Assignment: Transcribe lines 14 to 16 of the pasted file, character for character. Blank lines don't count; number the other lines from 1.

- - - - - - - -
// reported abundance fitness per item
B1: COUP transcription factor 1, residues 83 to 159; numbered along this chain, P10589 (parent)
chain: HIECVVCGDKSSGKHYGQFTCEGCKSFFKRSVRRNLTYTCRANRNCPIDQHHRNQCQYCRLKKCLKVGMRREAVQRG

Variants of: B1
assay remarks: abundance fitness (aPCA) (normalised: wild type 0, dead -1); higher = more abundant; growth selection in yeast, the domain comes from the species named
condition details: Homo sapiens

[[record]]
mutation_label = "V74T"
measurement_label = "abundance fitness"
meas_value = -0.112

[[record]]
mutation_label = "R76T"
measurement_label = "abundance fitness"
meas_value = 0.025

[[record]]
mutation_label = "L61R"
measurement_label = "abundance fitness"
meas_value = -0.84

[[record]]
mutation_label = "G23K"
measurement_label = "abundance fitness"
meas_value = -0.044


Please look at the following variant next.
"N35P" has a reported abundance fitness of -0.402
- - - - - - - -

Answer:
meas_value = 0.025

[[record]]
mutation_label = "L61R"